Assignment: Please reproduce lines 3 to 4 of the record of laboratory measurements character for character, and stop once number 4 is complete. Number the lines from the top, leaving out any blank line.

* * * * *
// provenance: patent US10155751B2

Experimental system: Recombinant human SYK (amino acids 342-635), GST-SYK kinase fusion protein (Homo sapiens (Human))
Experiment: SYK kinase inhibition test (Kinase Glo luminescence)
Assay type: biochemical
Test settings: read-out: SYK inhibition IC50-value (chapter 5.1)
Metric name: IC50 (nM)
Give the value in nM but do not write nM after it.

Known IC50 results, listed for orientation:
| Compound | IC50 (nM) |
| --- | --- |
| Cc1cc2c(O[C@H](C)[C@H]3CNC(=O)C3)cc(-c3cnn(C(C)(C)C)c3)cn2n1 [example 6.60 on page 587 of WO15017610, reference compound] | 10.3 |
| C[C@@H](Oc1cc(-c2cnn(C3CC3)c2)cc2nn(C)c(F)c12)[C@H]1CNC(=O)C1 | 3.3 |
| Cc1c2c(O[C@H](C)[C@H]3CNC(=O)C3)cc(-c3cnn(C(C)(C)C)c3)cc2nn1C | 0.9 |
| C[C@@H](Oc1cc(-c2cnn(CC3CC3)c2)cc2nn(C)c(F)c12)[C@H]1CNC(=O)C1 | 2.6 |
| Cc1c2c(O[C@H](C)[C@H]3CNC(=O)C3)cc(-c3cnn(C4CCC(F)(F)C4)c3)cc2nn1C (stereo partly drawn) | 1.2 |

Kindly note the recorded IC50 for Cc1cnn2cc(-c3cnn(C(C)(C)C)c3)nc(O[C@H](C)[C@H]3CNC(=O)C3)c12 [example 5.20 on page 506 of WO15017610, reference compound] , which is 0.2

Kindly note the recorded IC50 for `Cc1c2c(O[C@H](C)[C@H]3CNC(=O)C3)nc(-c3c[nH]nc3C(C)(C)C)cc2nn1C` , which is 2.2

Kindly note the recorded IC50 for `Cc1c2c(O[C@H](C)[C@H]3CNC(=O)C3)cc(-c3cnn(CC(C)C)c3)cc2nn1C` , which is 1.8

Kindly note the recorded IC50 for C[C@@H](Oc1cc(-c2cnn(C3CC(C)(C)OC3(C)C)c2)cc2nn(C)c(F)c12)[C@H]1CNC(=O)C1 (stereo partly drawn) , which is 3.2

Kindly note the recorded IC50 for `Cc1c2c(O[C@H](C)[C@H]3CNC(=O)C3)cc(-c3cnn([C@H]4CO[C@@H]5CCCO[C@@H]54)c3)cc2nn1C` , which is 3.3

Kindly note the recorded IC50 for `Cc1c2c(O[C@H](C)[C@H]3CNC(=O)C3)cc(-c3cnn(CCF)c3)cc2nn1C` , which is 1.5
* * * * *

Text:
Experiment: SYK kinase inhibition test (Kinase Glo luminescence)
Assay type: biochemical